Gemma Cartwright writes...
I've always liked Louise Redknapp, so when I heard she was going to be fronting a show called 'The Truth About Size Zero', a sort of 'Supersize Me' in reverse where size 8 Louise would be dropping down to a dangerous UK 4 / US 0 in 30 days to prove a point to young women about the dangers of this terrible super-skinny trend, I was intrigued.
The show aired yesterday night, and was really compelling viewing. You have to admire Louise's guts and determination, and she came across as a really astute, smart and honest woman throughout the show. I'm sure there was a production team pulling strings behind the scenes, but there's no denying Louise put in all the hard graft. She didn't feel she could talk properly about the current size zero phenomenon without seeing just how to get down the the skeletal size of celebs like Nicole Richie, Kate Bosworth and co, so she embarked on a gruelling diet and exercise regime.
Louise is tiny already, standing at 5"4 (apparently) and weighing in at just below 8 stone. When you consider she had a baby a couple of years ago, that alone is quite astonishing. To get to a size zero, she had to lose almost a stone, dropping three cup sizes in the process and reducing her BMI to a scary 16 - 17. For 30 days she survived on 800 calories a day, working out extensively despite having no energy. She was ill, she vomited constantly and some days she could barely do her job properly. She was watched by a doctor who told her constantly that she should stop putting her body through such a trial. The lack of energy and fuel meant she was burning 50% body fat and 50% muscle mass, so even when she went back to her regular balanced diet, she was at risk of putting everything back in fat. Add to that the fact the crash diet made her look like death - with sunken eyes and dull skin - and affected her mood, making her snap at her husband and son, and all-in-all you found yourself thinking 'you're crazy, woman, eat some chips'.
But she lasted the four week regime, getting down to that all-important Hollywood dress size. Aside from the fact the awful diet made Louise look like a shadow of her former self, you couldn't ignore the fact that when she tried on the size 0 dress that had been bought for her as her 'incentive' she looked awful. The dress almost looked too big for her, and when she turned around you could see all her vertibrae - not a good look. She lost her impressive bust, her waist was so tiny she looked like you could snap her in half, and her legs were decidedly chicken-like. Still, her photographer commented that, in fashion terms, she looked great on camera.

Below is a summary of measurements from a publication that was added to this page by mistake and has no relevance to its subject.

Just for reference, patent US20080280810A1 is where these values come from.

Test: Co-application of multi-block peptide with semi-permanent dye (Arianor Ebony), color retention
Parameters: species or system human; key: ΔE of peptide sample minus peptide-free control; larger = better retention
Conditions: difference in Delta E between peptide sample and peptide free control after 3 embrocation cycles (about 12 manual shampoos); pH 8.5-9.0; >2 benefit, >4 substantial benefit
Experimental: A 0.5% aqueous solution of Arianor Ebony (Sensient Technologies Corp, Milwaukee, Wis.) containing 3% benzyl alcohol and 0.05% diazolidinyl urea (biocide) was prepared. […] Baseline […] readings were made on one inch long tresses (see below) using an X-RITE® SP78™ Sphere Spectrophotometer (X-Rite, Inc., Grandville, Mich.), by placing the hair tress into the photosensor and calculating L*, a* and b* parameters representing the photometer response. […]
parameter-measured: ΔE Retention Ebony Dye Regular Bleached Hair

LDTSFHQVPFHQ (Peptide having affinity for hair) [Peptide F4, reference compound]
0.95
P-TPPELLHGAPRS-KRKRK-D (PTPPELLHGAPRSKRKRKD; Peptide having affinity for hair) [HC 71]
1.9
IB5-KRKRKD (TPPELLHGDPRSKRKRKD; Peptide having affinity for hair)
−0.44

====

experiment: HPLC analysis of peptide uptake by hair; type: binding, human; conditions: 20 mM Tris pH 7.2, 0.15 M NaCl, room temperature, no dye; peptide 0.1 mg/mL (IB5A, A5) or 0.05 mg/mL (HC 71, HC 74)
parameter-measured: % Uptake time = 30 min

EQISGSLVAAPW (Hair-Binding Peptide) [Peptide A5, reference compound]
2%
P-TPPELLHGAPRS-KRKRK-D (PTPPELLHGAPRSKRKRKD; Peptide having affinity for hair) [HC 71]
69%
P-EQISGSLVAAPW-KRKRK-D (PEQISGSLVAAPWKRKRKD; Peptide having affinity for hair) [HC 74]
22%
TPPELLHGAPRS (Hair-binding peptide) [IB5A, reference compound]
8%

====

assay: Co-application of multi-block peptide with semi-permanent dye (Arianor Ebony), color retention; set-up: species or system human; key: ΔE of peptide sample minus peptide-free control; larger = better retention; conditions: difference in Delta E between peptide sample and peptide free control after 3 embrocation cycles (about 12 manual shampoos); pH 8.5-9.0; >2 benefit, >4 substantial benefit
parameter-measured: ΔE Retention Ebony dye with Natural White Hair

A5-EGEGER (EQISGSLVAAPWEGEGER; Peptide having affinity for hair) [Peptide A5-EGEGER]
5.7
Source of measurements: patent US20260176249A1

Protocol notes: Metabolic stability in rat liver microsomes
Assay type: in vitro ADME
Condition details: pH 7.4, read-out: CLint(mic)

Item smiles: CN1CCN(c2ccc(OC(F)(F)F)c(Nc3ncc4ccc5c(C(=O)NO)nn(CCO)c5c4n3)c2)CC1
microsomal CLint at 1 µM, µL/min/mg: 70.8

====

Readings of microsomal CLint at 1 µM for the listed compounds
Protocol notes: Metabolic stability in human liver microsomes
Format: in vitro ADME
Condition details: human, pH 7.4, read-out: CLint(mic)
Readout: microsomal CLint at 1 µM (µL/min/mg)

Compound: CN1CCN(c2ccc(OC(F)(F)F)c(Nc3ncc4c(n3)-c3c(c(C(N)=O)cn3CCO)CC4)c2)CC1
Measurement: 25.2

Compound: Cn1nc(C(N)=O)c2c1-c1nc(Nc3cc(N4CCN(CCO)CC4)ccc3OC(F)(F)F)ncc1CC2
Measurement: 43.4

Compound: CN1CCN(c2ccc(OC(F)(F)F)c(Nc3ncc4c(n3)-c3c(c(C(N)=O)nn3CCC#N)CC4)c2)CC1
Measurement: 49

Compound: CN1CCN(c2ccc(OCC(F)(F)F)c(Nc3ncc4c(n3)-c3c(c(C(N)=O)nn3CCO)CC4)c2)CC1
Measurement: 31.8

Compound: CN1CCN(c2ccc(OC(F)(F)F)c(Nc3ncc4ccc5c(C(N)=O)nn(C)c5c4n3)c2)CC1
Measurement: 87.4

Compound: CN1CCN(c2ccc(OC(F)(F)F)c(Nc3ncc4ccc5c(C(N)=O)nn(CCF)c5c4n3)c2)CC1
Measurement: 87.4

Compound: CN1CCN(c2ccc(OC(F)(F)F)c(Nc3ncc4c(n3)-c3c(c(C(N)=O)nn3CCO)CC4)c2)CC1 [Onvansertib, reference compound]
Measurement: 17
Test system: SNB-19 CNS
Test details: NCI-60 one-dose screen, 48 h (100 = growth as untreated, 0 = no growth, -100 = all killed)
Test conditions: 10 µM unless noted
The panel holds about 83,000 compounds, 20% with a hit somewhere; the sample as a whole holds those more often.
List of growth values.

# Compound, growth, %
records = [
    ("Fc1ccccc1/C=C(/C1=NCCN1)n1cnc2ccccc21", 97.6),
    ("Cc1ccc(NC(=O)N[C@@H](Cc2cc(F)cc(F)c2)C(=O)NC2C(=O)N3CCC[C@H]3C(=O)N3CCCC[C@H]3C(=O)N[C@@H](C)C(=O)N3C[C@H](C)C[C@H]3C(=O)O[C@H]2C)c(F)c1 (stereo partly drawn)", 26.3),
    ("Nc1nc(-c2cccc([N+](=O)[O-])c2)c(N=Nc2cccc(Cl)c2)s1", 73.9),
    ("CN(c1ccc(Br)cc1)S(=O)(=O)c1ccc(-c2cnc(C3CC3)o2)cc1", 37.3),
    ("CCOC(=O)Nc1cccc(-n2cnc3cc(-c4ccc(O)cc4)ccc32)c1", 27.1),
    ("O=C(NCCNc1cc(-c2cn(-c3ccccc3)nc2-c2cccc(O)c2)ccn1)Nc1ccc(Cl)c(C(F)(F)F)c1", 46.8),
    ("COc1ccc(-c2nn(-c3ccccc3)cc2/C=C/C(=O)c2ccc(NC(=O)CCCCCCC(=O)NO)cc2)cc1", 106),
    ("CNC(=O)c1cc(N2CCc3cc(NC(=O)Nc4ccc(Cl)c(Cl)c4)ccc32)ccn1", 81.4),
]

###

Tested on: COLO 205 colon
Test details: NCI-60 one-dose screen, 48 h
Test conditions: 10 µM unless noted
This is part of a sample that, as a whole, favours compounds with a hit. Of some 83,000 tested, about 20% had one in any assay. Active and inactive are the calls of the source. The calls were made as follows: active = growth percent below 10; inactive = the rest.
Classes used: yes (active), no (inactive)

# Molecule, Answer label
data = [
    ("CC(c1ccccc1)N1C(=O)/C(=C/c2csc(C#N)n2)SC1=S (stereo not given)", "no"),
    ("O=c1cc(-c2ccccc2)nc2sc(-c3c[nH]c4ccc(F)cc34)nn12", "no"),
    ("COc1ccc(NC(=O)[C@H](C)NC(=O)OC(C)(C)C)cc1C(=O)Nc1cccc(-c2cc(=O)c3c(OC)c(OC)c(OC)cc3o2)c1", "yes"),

This, of course, was the moment I put my face in my hands in despair. It really is impossible to get the message through to the fashion industry that size zero is NOT attractive. Stella McCartney and John Lewis might be trying to change things by using larger models, but we have a long road ahead of us. Though I can't imagine fashionistas taking advice from a woman who used to be in a girl band, hopefully Louise's documentary will make impressionable young girls think twice about crash-dieting to get down to skeletal proportions. Is being super-skinny really worth losing the light in your eyes and alienating your loved ones?
During her diet, Louise visited a rehab house for girls with eating disorders. There was a girl of 12 there, hiding her body with cushions because she was too embarassed to show it on television. I felt physically sick at this point. At first I was amazed that we really are at the point where even a 12-year-old feels pressured to be stick thin. But then I cast my mind back to being 12 myself. I'd just started a new school, I was decidedly chubby, more than once I'd been called 'fat', and I probably contemplated dieting too. It's only now that I realise that what you weigh is such a small part of who you are, and that confidence comes from elsewhere. Being a size zero isn't an solution to a problem, it's the beginning of a whole set of new ones...
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